Bailey chronic RF lameness


Karen
 

I am in desperate need of some help/advise please.
I just submitted my case history on my 27 yr old appaloosa mare, Bailey. 
I have had her seen by four different vets in the past 90 days trying to resolve her RF hoof.  All the vets are at a loss as to what can be the problem. I have spent countless hours researching looking for help and her vet bills are creeping upwards. I'm assuming everyone can look and read her case file about the history on her hoof? Im also attempting to attach photos but I've yet to figure it out.

THis post is only concerning her chronic lameness but I will start another about how to get started on her diet and Cushing's.

Any help is greatly appreciated.

--
Karen Wellner
OKC


Lavinia Fiscaletti
 
Edited

Hi Karen,

So sorry that Bailey is having such a hard time of it.

I found Bailey's case history - here is the link to it:

https://ecir.groups.io/g/CaseHistory/files/Bailey%20Case%20History%20KW

I don't see any information in it regarding the hoof issue. Is there more information somewhere else?

Sorry, you can't attach photos here, you need to create an album in the Photos section of the Case History sub group, then upload the photos there. Here's the link to the Photos section:

https://ecir.groups.io/g/CaseHistory/photos

Once you have the photos uploaded, you can add the link to the album to your signature so we can find it easily.

--
Lavinia, George Too, Calvin (PPID) and Dinky (PPID/IR)
Nappi, George and Dante Over the Bridge
Jan 05, RI
Moderator ECIR


Sherry Morse
 

Hi Karen,

Did you see your welcome message from last week?  https://ecir.groups.io/g/main/message/266899

Your case history folder link is https://ecir.groups.io/g/CaseHistory/files/Bailey%20Case%20History%20KW and it would be helpful if you could add this to your signature along with your year of joining.  (The information on how to do this is in your welcome message).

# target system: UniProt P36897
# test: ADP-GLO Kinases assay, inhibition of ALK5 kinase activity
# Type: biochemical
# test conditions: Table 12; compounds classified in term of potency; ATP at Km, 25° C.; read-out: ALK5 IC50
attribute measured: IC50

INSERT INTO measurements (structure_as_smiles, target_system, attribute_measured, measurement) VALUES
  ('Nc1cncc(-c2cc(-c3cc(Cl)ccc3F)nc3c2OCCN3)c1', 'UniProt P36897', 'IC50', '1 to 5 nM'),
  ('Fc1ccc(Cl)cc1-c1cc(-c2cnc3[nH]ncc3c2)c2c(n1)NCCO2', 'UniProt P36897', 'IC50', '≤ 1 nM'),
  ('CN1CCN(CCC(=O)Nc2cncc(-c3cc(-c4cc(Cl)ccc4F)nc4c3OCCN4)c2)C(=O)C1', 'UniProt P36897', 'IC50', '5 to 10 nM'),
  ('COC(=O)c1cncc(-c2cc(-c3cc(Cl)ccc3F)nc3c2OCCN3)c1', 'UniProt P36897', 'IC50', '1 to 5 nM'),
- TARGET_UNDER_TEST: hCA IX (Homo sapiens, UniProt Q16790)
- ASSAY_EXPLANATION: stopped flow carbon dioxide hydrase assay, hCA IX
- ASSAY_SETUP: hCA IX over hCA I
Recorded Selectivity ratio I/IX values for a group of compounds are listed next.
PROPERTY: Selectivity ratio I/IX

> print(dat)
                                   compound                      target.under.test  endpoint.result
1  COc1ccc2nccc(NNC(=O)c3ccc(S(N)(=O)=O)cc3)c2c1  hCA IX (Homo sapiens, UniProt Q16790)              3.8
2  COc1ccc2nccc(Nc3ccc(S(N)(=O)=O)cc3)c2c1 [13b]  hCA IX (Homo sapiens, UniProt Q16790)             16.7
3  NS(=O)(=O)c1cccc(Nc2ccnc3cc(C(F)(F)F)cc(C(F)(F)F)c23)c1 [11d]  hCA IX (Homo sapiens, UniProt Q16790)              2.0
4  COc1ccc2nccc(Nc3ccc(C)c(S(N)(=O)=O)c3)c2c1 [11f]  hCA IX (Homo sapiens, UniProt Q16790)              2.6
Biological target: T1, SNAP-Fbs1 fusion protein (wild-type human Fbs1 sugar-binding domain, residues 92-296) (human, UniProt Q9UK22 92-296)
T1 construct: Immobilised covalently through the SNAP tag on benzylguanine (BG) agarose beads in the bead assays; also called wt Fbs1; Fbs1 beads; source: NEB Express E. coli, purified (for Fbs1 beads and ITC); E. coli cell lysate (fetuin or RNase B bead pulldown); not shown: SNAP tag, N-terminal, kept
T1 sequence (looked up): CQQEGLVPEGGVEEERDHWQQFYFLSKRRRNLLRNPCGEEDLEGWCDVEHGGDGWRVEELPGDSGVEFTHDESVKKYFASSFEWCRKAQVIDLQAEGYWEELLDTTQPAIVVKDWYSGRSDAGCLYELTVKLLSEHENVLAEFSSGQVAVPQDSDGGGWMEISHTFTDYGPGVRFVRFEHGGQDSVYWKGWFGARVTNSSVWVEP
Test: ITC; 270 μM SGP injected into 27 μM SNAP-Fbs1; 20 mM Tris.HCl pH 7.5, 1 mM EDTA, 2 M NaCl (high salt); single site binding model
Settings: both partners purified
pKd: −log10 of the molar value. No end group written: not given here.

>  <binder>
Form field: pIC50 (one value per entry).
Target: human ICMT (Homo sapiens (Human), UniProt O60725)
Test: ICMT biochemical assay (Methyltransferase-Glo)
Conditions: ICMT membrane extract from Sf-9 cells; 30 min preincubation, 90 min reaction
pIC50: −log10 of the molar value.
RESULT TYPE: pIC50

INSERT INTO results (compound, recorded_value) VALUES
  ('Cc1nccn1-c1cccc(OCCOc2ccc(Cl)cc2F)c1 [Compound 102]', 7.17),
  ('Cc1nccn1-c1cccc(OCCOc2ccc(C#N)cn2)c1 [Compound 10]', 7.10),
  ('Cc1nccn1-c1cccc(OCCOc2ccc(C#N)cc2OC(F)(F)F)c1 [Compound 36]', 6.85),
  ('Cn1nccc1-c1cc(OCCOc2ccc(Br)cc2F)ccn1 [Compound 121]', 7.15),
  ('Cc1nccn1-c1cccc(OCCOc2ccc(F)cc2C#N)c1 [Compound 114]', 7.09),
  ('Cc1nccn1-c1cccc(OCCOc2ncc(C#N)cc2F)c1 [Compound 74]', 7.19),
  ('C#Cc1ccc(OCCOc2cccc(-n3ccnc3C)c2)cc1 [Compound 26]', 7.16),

As Lavinia already noted there's no information in the Case History about the lameness issue.  If you could start a photo album and post pictures of Bailey and her feet as well as any x-rays you have it would really help us.  Information on how to do that is here: https://ecir.groups.io/g/main/wiki#Photos-and-Hoof-Evaluation-Help




Maxine McArthur
 

Hi Karen
Thank you for creating a case history for Bailey. Could you please add the link to your signature? Just paste it into the signature box in the Subscription tab (in the left-hand column on this page), add a space so it is 'live', and scroll down to click Save. You can see my CH link in my signature as an example. 

This message is to send you our welcome for new members, which has a lot of useful information on Diagnosis, Diet, Trim and (when possible) Exercise. Please read it through carefully as it should answer some of your questions. 

I had a couple of questions about your case history: 
1. Re her diet--we don't recommend any Nutrena feeds, as they tend to be too high in starch and/or fat for our metabolic horses. There is a list of recommended feeds here in our Files section: Safe Bagged Feeds.pdf (groups.io).